(Bloomberg) -- Blame the Fed, war and fiscal profligacy all you want. But big trouble was lurking in many widely followed portfolio strategies long before those threats took hold.
That’s the upshot of new research that uses a yield-derived valuation model to show the famous 60/40 allocation reached its most expensive level in almost five decades during the Covid-19 rally. The situation has reversed in 2022, which is now by some definitions the worst year ever for the bond-and-equities cocktail.
The data is a harsh reminder of the primacy of valuation in determining returns. It may also pass as good news for the investment industry, suggesting logic rather than broken markets is informing the current carnage. Leuthold Group says the hammering has been so brutal that valuation is apt to become a tailwind again for a portfolio design many seem willing to leave for dead.
“This year has been nothing short of a disaster, one foreseen by commentators who realized it was folly to hedge one overpriced asset with another overpriced asset and expect a satisfactory outcome,” said Scott Opsal, Leuthold’s director of research. “On the other hand, this year’s joint stock and bond routs have significantly improved the expected returns of both asset classes, and the 60/40 may be ready to rise from the ashes.”
It’s worth considering the heights from which 60/40 has fallen. Yields on the Bloomberg USAgg Index slid in 2021 to 1.12%, while the earnings yield on the S&P 500 dropped to 3.25%, one of the lowest readings in the last four decades. Taken together the levels had never implied a more bloated starting point for cross-asset investors, according to Opsal.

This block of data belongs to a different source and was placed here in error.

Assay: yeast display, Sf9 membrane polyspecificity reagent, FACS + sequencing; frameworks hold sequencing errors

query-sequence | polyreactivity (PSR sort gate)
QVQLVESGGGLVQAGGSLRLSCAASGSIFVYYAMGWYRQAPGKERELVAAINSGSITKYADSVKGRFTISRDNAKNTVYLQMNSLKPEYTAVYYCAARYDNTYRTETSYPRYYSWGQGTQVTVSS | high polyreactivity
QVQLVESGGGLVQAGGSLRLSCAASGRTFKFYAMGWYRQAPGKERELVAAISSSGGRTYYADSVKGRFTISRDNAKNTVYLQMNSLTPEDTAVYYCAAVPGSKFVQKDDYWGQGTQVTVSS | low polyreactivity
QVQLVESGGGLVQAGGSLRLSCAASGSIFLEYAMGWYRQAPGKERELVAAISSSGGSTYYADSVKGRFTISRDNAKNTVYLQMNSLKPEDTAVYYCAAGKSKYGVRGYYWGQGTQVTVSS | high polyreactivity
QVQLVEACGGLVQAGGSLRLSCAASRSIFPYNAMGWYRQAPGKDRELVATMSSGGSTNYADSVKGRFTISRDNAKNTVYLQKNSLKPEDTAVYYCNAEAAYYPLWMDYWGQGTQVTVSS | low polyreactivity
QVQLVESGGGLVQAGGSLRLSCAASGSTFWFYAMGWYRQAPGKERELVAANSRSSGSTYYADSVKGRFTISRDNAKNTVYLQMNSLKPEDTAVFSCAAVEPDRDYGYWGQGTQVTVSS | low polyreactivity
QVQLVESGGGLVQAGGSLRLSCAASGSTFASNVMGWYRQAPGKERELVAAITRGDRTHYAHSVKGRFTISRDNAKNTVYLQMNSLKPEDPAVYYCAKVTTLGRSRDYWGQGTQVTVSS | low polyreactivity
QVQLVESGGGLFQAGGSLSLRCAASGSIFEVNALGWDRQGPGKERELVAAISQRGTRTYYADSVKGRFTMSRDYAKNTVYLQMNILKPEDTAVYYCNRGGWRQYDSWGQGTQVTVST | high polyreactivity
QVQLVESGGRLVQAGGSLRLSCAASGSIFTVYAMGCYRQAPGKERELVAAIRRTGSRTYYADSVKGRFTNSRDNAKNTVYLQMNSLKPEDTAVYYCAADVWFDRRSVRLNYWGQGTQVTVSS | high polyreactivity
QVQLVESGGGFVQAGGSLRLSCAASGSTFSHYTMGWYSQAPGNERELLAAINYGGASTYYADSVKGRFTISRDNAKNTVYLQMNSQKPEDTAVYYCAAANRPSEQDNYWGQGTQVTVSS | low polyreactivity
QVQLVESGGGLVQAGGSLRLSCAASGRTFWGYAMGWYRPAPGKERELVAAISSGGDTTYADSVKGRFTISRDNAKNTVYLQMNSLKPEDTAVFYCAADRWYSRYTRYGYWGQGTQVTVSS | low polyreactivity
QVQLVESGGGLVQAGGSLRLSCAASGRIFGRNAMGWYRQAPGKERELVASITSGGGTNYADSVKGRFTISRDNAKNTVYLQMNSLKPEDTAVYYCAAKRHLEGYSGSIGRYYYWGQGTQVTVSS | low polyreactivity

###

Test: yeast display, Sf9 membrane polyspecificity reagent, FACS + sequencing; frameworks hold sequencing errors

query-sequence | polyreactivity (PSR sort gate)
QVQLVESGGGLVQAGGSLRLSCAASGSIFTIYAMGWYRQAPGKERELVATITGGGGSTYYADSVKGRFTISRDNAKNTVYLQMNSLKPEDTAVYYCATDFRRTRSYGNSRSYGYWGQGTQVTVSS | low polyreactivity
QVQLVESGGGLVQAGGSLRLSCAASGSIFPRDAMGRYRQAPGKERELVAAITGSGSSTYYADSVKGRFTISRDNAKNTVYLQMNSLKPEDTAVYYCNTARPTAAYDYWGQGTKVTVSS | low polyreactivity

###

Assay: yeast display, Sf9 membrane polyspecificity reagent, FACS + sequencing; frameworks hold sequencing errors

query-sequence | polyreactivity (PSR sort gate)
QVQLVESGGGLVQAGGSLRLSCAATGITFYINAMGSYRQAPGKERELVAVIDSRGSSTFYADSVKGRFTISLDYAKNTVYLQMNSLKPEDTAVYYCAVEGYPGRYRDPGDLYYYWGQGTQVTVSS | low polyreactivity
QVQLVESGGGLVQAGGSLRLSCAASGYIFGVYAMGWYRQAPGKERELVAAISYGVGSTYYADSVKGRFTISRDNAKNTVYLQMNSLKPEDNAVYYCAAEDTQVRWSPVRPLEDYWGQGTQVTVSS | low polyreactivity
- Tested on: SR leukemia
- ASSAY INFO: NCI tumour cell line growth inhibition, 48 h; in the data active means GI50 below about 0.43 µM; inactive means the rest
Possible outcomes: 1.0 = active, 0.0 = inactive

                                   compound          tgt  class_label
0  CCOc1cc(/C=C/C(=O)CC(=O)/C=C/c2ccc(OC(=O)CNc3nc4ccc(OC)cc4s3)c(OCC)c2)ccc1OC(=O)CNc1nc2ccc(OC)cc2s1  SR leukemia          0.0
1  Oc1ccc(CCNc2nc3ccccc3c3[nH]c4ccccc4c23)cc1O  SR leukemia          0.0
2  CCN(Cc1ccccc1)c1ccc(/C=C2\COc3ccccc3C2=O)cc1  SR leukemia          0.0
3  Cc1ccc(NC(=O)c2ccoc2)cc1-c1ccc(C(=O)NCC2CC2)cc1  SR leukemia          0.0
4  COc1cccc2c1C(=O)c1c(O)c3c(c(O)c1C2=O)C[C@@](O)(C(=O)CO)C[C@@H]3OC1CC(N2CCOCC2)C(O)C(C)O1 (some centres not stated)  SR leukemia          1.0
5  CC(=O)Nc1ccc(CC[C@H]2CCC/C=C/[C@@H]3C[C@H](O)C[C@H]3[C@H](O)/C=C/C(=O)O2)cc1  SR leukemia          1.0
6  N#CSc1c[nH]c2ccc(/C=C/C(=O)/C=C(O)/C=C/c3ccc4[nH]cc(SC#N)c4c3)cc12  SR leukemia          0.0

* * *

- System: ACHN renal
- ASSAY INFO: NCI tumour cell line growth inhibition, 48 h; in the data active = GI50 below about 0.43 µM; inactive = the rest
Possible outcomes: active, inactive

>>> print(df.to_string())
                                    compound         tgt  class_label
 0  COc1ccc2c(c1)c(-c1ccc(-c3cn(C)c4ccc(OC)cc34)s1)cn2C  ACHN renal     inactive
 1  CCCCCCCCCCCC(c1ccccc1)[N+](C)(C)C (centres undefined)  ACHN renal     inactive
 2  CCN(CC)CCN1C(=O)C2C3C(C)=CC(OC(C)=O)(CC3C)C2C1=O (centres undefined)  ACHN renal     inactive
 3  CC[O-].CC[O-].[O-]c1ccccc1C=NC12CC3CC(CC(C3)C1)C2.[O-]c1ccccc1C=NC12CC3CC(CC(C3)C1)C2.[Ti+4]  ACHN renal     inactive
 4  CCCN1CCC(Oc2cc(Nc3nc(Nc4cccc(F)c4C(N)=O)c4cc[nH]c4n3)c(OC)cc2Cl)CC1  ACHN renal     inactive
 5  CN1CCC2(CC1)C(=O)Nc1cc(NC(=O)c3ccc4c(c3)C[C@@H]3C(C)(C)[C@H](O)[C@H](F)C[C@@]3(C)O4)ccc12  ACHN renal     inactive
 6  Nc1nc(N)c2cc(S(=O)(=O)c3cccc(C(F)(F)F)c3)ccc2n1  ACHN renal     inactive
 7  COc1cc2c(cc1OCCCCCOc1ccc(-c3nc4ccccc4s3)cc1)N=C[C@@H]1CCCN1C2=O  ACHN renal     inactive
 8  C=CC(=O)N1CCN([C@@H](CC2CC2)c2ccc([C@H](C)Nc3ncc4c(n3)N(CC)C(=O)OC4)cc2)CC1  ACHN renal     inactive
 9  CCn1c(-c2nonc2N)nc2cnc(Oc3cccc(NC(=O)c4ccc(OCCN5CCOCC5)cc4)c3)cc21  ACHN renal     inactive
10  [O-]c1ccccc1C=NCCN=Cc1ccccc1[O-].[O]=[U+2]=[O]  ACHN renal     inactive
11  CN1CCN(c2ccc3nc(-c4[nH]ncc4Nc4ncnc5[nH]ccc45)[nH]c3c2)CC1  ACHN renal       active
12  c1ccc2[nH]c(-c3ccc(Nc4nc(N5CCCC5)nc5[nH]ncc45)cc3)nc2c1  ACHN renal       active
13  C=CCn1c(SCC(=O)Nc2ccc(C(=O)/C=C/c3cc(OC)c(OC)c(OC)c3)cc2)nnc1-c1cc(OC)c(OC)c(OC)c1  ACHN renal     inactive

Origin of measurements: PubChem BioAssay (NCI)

To be sure, the 60% stock, 40% bond mix did a good job of protecting investors against market swings in the past. This year has been different, with stocks and bonds falling in tandem amid stubbornly high inflation and the Federal Reserve’s whatever-it-takes approach to bringing it down. A Bloomberg model tracking a portfolio of 60% stocks and 40% fixed-income securities is down 20% this year, a hair away from topping 2008 as the worst year ever and only the third down year since Bloomberg started tracking the data in 2007.
The co-movement of equities and bonds has tightened “decisively” in 2022, with three-month rolling correlations jumping to a 23-year high of 45%, versus the 10-year average of minus 25%, according to Mandy Xu and Frank Poerio at Credit Suisse Group AG. In other words, both are selling off in tandem, with the two recently posting 11 consecutive days of moving together, a streak not seen since 1997. And their performance is twice as bad this year as it was in 2002 when stocks posted a similar drawdown.
“We were coming off historically high valuations for both equities and fixed income,” Marvin Loh, senior macro strategist at State Street Global Markets, said in an interview. But the strategy could soon start to do what it’s supposed to do, he added, “because you’re getting in with fixed-income valuations that make a whole lot more sense. There’s a lot more natural buyers for a 4% 10-year than there is for 0.3%.”
Plenty of others have taken this view as well -- cross-asset strategists at Morgan Stanley said over the summer that the 60/40 portfolio was merely resting and not yet dead, while researchers at the Independent Adviser for Vanguard Investors said it was a bad time to “steer a new path” and abandon the balanced approach.
Elsewhere, exchange-traded fund investors are preparing for the possibility that peak bond pain has passed, with investors scooping up call options on products like the iShares 20+ Year Treasury Bond ETF (ticker TLT) and the iShares iBoxx $ Investment Grade Corporate Bond ETF (LQD).
Meanwhile, a 10-month, 22% S&P 500 rout has taken the froth off bubble-like valuations after the index more than doubled since its March 2020 trough. The S&P 500 is trading at 15.9 times projected earnings, below this century’s average of 16.2, data compiled by Bloomberg show.
The 60/40 portfolio was meant to capture growth, with the bonds part stabilizing things when equities drop, said Art Hogan, chief market strategist at B. Riley.
“It would make sense that if this is the first time in decades that both sides are beat up that it’s likely to be a better diversified equity portfolio mix and going to work because you’re actually starting to get the opportunity for yield on your 40%,” he said. “Plus, stocks are trading at lows, so the potential upside return now looks much better for both.”